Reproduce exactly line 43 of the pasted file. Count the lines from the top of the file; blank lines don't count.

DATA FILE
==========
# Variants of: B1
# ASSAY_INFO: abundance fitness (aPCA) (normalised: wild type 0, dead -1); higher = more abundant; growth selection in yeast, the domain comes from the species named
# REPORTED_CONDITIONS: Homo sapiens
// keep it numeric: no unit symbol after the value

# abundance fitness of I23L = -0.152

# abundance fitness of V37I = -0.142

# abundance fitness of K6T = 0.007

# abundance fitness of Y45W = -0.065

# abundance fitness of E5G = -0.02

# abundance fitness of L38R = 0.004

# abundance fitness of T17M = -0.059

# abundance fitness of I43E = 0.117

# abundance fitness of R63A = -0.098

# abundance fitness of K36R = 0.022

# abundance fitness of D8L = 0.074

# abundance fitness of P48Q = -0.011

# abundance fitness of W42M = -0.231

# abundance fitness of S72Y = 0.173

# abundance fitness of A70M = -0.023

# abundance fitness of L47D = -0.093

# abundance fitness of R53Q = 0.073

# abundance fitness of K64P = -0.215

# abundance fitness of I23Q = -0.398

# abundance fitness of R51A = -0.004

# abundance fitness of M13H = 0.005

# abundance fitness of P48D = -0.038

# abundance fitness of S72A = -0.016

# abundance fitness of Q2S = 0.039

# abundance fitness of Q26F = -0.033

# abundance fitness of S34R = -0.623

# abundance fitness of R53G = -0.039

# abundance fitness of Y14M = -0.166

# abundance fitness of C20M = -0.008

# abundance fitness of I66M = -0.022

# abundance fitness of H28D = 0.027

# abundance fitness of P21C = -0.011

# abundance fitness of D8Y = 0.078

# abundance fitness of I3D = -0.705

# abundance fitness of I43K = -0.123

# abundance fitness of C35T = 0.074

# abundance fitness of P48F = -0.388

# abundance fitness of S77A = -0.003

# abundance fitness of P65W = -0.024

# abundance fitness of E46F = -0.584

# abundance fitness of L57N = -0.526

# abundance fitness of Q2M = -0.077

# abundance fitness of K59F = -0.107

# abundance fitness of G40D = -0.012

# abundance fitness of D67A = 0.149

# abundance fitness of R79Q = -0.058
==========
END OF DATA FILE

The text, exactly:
# abundance fitness of P65W = -0.024